Civil Recovery Litigation – Strategically Navigating a Maze
Divya Kumat, Executive Vice President, Chief Legal Officer & Company Secretary, Datamatics Global Services Limited, India
Any organization that has done business in India knows the unique challenges that are faced when it comes to approaching the Judiciary for the legal recovery of dues. The statistics that are now publicly available portray a dismal picture as to the state and capacity of our judiciary, overburdened as it is, to handle the large number of civil disputes that are continuously being filed. As per the most recent statistics, there are currently 7,892,109 civil cases pending in the lower judiciary, out of which 617,280 (i.e. 7.82%) have been pending for more than 10 years. The national average period of time for which a civil case remains pending in the lower judiciary is nearly six years (2184 days) – a figure that becomes far scarier when we take into count that this includes summary proceedings such as applications for the appointment of arbitrators, probate proceedings, etc. Things do not get any better in the High Courts, where the national average for pendency of proceedings stands at three years and one month (1128 days). Standing at 18 judges per million persons, India’s low per capita judge ratio results in a situation where it is not uncommon for 30 – 50 matters to be listed for hearing before a judge each day. In fact as of today, 304187 civil matters are listed for hearing in the courts of 16718 judges of the lower judiciary, and this is apart from criminal cases that the same judges may also be handling.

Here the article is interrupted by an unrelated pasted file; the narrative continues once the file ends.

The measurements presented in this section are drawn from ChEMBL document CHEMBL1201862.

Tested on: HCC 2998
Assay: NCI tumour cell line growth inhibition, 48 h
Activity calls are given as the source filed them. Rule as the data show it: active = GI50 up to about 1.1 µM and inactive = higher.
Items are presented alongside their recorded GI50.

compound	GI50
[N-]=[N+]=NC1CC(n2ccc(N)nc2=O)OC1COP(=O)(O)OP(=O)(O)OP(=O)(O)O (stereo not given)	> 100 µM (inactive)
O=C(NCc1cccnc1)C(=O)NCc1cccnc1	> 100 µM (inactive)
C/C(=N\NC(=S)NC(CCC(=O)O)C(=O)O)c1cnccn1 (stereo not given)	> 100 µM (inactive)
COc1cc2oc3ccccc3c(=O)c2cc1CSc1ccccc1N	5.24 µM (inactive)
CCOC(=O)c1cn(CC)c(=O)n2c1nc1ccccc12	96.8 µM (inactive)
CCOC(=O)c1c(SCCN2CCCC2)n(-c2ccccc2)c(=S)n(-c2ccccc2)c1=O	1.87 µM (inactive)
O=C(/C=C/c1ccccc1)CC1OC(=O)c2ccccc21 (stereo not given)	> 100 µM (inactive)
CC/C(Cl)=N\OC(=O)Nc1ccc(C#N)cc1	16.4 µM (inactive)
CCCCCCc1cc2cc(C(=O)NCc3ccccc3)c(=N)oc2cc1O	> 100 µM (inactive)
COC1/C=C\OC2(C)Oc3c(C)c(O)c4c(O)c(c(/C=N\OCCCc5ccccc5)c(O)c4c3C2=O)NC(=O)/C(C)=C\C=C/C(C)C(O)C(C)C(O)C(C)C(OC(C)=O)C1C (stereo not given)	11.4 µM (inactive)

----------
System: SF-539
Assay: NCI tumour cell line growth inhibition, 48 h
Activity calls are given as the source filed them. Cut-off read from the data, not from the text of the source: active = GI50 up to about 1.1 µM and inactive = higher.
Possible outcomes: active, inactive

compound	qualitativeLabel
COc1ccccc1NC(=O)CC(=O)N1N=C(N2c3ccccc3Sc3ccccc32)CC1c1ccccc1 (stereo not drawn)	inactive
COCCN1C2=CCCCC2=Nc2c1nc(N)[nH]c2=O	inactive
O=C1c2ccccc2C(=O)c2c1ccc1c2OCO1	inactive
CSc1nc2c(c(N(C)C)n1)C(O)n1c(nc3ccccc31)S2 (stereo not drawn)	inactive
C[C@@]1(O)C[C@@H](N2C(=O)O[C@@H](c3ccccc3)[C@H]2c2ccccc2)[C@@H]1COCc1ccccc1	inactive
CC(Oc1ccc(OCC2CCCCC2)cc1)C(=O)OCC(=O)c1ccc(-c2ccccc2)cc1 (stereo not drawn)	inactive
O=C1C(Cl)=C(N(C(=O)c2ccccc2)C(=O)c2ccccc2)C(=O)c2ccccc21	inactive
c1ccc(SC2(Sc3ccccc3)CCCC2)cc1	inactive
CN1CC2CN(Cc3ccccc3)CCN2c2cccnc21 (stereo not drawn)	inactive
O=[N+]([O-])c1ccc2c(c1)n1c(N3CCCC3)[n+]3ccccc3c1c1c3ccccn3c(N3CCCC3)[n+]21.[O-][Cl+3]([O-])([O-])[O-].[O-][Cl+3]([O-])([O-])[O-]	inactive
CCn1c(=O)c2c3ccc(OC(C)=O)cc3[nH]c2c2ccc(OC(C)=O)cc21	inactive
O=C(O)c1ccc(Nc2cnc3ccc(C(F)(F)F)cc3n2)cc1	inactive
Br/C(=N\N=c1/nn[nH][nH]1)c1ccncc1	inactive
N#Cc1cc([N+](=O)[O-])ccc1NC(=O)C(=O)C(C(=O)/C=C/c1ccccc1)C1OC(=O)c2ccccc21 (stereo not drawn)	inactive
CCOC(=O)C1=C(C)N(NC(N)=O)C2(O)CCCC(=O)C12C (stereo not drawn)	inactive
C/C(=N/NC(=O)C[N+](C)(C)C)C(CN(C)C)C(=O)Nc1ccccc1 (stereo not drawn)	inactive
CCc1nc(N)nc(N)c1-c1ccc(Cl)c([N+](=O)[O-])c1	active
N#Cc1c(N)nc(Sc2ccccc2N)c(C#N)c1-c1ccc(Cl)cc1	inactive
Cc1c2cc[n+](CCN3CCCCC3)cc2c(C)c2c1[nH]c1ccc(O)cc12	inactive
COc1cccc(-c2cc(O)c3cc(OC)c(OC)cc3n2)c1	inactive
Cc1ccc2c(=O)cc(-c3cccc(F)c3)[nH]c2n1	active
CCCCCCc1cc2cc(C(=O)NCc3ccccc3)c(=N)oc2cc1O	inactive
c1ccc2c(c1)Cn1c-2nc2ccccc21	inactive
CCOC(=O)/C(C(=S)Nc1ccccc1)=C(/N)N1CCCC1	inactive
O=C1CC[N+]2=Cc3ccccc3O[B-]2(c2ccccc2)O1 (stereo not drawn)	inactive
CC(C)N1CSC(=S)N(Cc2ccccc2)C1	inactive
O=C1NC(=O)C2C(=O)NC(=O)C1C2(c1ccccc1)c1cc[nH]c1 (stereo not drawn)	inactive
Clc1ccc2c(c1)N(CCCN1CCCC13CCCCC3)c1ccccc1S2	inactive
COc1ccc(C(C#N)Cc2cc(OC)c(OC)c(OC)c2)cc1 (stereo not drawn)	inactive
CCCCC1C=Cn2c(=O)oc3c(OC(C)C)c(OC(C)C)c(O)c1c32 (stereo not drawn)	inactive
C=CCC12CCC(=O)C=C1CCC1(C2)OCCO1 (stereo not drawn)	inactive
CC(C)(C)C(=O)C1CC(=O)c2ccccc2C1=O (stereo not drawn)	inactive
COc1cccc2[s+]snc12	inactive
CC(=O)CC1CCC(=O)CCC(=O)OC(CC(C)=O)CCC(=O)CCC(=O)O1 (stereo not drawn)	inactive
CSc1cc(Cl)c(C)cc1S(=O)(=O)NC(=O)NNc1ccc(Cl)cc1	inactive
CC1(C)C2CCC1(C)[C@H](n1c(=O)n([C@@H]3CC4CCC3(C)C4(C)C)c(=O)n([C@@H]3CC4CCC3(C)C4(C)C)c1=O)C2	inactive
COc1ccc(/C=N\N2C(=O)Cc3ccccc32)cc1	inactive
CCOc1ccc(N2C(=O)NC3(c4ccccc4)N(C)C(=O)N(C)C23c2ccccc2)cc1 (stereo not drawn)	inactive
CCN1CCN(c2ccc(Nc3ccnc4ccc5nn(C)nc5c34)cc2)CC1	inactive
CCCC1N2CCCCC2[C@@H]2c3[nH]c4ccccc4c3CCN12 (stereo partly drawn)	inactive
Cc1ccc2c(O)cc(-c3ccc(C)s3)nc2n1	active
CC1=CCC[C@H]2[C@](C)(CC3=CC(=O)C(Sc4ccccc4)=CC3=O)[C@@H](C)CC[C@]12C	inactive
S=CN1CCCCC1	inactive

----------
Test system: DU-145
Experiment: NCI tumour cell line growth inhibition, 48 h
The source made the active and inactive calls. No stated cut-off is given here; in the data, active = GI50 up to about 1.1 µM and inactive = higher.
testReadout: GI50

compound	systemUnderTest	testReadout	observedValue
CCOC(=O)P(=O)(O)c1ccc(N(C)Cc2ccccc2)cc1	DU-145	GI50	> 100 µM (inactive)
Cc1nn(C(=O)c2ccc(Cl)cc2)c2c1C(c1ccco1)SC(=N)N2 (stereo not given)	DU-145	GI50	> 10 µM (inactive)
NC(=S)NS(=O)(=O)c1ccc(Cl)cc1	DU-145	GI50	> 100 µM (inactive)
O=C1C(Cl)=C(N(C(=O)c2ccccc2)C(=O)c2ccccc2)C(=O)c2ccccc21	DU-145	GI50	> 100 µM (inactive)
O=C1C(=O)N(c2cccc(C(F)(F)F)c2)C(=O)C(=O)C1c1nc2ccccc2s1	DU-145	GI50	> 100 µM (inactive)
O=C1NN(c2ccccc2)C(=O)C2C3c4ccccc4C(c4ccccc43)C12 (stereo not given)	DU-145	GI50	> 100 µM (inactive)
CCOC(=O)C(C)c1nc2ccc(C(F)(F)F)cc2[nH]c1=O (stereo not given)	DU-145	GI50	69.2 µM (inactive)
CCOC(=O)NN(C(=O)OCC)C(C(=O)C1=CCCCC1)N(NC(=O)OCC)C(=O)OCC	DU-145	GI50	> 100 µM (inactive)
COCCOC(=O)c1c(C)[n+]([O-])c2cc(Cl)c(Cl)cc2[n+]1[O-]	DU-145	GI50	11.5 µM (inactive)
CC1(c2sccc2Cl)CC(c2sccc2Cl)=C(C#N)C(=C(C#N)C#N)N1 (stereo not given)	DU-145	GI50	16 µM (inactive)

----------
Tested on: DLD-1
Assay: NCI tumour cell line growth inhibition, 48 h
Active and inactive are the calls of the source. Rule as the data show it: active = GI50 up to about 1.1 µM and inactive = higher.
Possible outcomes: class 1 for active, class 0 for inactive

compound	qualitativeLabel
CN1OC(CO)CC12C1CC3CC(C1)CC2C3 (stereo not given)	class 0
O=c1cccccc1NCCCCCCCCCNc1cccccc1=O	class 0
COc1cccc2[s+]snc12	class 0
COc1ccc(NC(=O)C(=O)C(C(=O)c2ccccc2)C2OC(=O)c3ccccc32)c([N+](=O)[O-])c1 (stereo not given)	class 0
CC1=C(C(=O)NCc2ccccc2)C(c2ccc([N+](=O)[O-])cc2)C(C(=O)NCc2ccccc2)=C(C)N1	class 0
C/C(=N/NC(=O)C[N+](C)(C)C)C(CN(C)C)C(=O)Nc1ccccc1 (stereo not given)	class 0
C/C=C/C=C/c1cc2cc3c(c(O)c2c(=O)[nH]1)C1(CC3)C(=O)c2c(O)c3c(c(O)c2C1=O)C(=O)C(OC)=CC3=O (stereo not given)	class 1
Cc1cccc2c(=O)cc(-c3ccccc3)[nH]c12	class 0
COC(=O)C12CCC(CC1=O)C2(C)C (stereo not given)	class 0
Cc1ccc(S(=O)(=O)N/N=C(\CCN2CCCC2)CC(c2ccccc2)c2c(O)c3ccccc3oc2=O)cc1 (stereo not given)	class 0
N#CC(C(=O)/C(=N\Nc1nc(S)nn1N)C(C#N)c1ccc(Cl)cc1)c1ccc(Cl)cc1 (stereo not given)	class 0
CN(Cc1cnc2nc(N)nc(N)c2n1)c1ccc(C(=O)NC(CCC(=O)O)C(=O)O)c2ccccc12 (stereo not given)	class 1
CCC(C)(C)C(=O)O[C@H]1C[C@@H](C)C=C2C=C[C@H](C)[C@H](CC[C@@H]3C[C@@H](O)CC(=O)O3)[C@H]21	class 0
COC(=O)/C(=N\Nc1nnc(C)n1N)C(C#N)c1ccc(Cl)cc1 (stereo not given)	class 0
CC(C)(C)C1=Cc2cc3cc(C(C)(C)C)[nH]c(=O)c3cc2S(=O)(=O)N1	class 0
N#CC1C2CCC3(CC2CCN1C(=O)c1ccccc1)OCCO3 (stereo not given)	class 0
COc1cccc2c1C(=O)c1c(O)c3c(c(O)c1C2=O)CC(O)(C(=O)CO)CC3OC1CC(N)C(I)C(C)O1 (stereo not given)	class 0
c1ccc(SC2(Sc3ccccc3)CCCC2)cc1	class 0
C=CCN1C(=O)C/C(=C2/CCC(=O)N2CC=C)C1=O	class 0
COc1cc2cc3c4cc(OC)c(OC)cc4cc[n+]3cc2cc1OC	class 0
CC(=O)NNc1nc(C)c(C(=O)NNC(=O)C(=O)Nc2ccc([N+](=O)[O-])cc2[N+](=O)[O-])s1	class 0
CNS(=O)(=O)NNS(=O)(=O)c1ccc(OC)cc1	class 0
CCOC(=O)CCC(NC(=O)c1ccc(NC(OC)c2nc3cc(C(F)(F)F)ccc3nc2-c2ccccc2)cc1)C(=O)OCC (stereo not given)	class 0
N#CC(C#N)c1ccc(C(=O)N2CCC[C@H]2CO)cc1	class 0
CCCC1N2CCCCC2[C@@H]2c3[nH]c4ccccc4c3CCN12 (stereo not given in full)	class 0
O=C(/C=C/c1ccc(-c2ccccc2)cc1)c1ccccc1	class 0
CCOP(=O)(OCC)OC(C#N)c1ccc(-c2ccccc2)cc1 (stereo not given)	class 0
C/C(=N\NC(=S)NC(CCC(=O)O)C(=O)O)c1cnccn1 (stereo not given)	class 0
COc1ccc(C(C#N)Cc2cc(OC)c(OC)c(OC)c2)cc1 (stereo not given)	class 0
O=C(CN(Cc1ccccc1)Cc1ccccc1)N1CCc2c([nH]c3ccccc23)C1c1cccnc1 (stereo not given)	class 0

Read full paper
Subscribe to the IICJ